In the pre-Daubert days, the primary test for expert testimony admissibility was an expert’s background or qualifications. After the Daubert trilogy, courts pivoted from emphasizing an expert’s qualifications to placing greater emphasis on the reliability test. Proponents of expert testimony now usually spend the majority of their time making sure their expert’s testimony is reliable instead of defending the expert’s qualifications. However, the attorney who neglects to prepare for an attack on their expert’s qualifications is playing a dangerous game. In addition to being fair game on cross-examination, a poorly qualified expert may come under close scrutiny by a trial judge looking to limit his testimony. Below, we’ve identified 10 points to remember regarding expert qualifications. Refer to these while choosing and vetting your experts, before depositions of experts, before Daubert briefings, and before trial.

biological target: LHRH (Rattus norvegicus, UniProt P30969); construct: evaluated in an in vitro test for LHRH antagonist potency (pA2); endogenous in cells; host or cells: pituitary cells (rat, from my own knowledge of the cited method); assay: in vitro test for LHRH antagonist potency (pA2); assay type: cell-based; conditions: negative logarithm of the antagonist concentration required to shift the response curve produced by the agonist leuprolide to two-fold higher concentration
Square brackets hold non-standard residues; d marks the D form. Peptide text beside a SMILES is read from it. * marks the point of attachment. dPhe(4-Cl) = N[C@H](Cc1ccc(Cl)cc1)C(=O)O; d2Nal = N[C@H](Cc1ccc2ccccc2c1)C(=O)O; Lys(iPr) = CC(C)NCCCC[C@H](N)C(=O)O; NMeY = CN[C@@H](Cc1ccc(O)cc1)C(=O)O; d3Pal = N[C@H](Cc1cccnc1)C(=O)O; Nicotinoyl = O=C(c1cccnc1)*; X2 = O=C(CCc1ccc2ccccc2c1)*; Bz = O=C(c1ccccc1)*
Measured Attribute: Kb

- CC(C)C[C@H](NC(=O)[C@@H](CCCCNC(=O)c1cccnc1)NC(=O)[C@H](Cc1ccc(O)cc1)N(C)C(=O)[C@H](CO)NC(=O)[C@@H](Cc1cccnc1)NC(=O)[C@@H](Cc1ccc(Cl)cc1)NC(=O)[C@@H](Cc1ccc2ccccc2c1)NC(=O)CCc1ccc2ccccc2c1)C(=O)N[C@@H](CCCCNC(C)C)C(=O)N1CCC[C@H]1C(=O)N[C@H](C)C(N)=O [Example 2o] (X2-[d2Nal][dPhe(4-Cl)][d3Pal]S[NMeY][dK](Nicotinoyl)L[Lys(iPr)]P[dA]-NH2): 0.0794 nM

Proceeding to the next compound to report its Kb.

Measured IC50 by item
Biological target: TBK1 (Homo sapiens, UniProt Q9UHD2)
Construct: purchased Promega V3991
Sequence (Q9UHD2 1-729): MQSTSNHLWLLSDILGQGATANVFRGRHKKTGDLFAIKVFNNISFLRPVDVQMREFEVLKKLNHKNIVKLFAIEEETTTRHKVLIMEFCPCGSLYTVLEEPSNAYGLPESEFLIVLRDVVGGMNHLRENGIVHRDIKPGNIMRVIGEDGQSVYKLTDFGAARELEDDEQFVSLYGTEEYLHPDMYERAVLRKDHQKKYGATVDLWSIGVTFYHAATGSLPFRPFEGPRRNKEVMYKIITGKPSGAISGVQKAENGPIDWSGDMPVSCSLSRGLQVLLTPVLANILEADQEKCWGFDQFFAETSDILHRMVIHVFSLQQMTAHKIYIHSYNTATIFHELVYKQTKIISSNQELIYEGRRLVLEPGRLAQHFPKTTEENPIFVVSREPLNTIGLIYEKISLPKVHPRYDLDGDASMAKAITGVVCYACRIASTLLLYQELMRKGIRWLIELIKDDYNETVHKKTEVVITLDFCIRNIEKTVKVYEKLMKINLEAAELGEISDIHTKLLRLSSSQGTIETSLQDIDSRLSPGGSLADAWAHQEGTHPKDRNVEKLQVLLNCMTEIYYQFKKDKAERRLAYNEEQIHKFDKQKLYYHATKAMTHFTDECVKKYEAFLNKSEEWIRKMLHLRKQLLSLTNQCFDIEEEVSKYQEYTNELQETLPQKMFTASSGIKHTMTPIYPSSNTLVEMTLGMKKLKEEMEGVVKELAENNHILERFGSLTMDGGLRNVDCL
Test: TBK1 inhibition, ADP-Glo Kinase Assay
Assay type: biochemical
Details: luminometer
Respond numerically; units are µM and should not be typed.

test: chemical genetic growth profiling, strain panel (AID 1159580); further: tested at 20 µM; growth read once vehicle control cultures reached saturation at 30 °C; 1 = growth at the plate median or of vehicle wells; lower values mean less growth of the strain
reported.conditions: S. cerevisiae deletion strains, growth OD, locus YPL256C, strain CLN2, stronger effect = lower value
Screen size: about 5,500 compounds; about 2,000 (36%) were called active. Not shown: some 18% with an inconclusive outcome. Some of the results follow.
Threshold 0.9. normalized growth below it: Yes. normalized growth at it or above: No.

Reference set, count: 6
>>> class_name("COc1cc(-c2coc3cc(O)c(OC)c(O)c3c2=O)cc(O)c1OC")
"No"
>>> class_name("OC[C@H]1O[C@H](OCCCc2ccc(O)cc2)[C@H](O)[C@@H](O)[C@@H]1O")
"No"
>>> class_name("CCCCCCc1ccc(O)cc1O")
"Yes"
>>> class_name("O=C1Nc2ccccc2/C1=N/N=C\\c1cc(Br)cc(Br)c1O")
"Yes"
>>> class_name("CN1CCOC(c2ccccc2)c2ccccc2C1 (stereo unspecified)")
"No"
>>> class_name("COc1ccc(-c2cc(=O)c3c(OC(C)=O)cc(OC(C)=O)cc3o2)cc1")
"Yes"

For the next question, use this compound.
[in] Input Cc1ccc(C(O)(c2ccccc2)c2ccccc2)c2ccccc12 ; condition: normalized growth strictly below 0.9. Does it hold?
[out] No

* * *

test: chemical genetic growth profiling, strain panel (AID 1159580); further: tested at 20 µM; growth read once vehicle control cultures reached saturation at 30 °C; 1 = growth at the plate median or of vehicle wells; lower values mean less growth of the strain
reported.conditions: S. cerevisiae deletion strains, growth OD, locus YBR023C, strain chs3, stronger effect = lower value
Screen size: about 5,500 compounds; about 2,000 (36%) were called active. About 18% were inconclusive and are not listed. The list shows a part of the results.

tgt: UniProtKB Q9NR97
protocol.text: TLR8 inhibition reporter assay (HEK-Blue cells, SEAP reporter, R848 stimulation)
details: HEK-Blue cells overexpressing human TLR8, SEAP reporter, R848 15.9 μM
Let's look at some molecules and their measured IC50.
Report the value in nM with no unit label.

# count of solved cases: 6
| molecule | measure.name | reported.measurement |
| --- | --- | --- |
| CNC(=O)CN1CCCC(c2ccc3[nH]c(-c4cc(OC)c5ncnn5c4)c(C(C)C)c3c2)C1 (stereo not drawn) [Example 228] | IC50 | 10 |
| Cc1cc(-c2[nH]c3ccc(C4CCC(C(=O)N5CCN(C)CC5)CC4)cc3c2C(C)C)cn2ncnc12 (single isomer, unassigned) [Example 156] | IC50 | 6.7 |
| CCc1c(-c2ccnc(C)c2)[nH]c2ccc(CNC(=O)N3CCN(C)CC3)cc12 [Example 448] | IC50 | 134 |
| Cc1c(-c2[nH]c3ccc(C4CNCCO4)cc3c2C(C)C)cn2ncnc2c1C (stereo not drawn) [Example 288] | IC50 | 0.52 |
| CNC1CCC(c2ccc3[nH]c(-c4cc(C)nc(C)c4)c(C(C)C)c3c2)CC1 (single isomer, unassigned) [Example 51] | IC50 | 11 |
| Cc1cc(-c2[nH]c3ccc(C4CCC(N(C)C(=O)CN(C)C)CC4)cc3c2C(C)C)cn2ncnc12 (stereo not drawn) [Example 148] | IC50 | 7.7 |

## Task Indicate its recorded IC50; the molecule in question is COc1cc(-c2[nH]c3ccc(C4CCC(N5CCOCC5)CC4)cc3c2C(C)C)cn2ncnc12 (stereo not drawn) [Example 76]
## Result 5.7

1) Lay the Proper Foundation for the Expert’s Qualifications
Even as courts place a higher emphasis on the reliability test, proponents of expert testimony must demonstrate how an expert’s background qualify him or her to testify on a desired topic. This can be done by proving two things to the court:
- the witness has the necessary qualifications to offer expert witness testimony on the specific topic
- the offered testimony is within the expert’s specialty.